Overdose deaths rise in Guelph amid COVID-19 pandemic

More people have overdosed on drugs and died in Guelph and the surrounding counties in 2020 than they did in all of 2019.

Disruption of normal drug supply cited as risk factor

Health officials are reporting an increase in overdoses and overdose deaths tied to the COVID-19 pandemic. (Mark Lennihan/Associated Press)

More people have overdosed on drugs and died in Guelph and nearby areas in less than six months this year than they did in all of 2019.

There have been 12 overdose deaths in less than six months this year, which is up from seven deaths last year, according to numbers from Wellington-Dufferin-Guelph Public Health.

The numbers are sad but not surprising to Adrienne Crowder, drug strategy manager for the Wellington Guelph Drug Strategy.

"It speaks to our societal stigma around substances that we have not moved faster before now to address the poisoned drug supply," said Crowder.

Overdoses in general in Wellington-Dufferin-Guelph are on track to surpass last year's numbers. There have been 154 overdoses so far this year, compared to 241 in 2019.

Because most of those incidents were reported by local police, Crowder said there may still be more overdoses happening that are uncounted by public health.

Supply chain problems

A similar spike in overdoses has happened in Toronto since the start of the COVID-19 pandemic, according to public health officials there.

Crowder believes isolation and boredom caused by the partial COVID-19 shutdown is leading to greater drug use. Meanwhile, as with many consumer products, advocates say the supply of illicit drugs has been disrupted by travel restrictions and isolation orders. 

Raechelle Devereaux, executive director of the Guelph Community Health Centre, says what's available in the community and across the country is high potency fentanyl.

"We believe that the supply chain disruption and the disruption in that illicit supply has really been a major contributing factor to the spikes in overdoses that we're seeing," Devereau said.

Concern about overdoses led health officials in the region to send out four alerts between March 2 and May 6. There have only ever been 14 of such alerts in total.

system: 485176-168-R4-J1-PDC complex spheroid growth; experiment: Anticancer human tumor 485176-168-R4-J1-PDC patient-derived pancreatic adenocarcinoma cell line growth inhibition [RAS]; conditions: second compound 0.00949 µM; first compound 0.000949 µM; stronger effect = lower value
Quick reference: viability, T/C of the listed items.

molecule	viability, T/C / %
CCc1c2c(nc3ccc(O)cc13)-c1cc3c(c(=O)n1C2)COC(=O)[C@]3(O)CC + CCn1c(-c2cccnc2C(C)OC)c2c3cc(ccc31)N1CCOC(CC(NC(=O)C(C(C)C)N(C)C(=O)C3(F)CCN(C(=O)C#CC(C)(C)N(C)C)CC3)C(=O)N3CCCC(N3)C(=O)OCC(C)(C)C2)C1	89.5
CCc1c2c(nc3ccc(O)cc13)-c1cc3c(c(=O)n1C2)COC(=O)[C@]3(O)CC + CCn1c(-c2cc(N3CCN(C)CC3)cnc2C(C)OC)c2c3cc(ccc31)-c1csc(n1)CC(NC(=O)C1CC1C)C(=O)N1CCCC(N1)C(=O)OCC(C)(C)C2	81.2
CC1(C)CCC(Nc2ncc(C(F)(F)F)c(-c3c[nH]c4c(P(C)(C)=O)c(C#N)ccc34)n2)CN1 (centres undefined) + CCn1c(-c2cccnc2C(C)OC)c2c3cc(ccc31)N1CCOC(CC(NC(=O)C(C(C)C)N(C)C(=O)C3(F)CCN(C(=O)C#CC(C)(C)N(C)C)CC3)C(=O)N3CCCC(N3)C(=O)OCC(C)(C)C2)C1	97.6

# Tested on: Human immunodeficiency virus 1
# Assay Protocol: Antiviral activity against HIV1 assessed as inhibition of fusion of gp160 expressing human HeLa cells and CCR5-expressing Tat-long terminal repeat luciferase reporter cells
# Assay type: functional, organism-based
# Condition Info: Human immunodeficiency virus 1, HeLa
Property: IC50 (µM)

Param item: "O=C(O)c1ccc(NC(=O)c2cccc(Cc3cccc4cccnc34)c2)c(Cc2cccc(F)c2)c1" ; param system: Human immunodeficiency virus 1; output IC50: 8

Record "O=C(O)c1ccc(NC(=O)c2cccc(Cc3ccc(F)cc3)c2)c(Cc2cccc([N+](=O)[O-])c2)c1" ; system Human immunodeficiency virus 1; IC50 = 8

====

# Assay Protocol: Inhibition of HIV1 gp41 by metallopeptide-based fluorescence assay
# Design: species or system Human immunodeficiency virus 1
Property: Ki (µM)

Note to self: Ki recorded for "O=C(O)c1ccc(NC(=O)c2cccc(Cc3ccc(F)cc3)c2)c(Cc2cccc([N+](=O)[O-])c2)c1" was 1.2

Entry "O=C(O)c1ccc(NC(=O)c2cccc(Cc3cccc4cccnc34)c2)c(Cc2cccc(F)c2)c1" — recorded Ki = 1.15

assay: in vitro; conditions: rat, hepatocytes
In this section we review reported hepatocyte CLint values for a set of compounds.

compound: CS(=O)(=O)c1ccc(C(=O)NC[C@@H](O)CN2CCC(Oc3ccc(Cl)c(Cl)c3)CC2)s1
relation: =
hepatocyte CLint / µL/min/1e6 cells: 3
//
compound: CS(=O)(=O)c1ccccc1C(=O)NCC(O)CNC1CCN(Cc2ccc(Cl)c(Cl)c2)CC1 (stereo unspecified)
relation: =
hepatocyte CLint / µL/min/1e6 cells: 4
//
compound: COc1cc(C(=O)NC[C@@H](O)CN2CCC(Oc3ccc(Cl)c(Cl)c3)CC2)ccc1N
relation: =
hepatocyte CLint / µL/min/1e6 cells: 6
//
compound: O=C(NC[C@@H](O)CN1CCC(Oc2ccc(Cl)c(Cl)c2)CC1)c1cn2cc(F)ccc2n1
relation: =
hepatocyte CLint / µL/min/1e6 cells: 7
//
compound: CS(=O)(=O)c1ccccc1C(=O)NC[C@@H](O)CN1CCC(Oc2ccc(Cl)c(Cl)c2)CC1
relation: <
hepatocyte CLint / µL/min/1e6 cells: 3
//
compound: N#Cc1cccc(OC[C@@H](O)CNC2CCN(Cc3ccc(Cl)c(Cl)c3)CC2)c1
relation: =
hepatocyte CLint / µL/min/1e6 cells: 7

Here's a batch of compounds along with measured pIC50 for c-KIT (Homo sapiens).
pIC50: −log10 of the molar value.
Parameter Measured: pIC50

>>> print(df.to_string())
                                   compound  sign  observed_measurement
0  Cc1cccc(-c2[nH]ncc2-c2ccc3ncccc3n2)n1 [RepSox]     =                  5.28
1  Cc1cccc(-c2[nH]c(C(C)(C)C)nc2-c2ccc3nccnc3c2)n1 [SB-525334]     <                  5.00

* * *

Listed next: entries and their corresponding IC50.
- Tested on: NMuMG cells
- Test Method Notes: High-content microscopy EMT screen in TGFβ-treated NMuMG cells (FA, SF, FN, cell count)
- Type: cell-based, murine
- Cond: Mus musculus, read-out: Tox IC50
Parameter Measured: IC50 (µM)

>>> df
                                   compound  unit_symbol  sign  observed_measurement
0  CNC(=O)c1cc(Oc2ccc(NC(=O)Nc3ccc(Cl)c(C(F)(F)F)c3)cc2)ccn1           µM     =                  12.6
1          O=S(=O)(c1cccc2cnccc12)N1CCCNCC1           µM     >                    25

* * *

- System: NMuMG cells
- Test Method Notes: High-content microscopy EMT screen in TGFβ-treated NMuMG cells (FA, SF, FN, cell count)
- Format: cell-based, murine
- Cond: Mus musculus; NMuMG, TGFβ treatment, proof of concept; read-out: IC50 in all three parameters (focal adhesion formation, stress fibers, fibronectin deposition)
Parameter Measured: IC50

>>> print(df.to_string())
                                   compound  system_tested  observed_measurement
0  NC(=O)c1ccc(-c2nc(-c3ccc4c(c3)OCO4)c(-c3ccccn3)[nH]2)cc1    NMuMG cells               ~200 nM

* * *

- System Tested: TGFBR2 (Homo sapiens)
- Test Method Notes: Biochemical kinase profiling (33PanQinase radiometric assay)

The A.R. Kaufman YMCA in Kitchener was transformed into a temporary shelter that serves roughly 60 men in Waterloo region. Staff from the YWCA and the region run the 24/7 shelter seven days a week. (Rachel Walser)

Increased overdoses at Kitchener shelter

Staffers at the temporary emergency shelter inside Kitchener's AR Kaufman YMCA say they, too, are noting a spike in overdoses.

In a four-month span at a shelter set up at St. Mark's Lutheran Church, there were six overdoses, said Kaitlin Boyko, a worker with the YW and daytime coordinator with the YMCA. But since the temporary YMCA shelter was set up in April, there have been 15. So far, none have been fatal. 

Racheal Walser, afternoon coordinator at the YMCA shelter, said Waterloo region is also dealing with a disruption to the regular drug supply. She believes some groups may also be more vulnerable right now, such as those who were previously housed in jails and were released at the outset of the pandemic.

"Those people come back to the shelter and their experience using substances is just trying to find out what their tolerance is. For some of our guys, that resulted in a series of overdoses," said Walser.

Across the region there have been 546 calls to emergency services for overdoses this year, down slightly from 614 the year before.

There have been 38 deaths from overdoses in Waterloo region as of June 6 this year. Last year, there were 63 in total.

To keep things from getting worse, advocates are calling for a safe supply of drugs. It's something that Crowder has long been calling for, but she said the COVID-19 pandemic has made it clear the health system is able to move quickly when the will is there.

"When we see how quickly we can change policies to protect people's health and well-being from a virus, it has been very challenging to see how slowly we react to change policies and procedures that could protect people's lives from poisoned substances," she said. 

In Guelph, there is some change on the horizon. Devereaux said the Guelph Community Health Centre is working quickly to formalize its own safe drug supply program.

Right now, she is in the process of hiring a lead physician for the project.


To encourage thoughtful and respectful conversations, first and last names will appear with each submission to CBC/Radio-Canada's online communities (except in children and youth-oriented communities). Pseudonyms will no longer be permitted.

By submitting a comment, you accept that CBC has the right to reproduce and publish that comment in whole or in part, in any manner CBC chooses. Please note that CBC does not endorse the opinions expressed in comments. Comments on this story are moderated according to our Submission Guidelines. Comments are welcome while open. We reserve the right to close comments at any time.

Become a CBC Member

Join the conversation  Create account

Already have an account?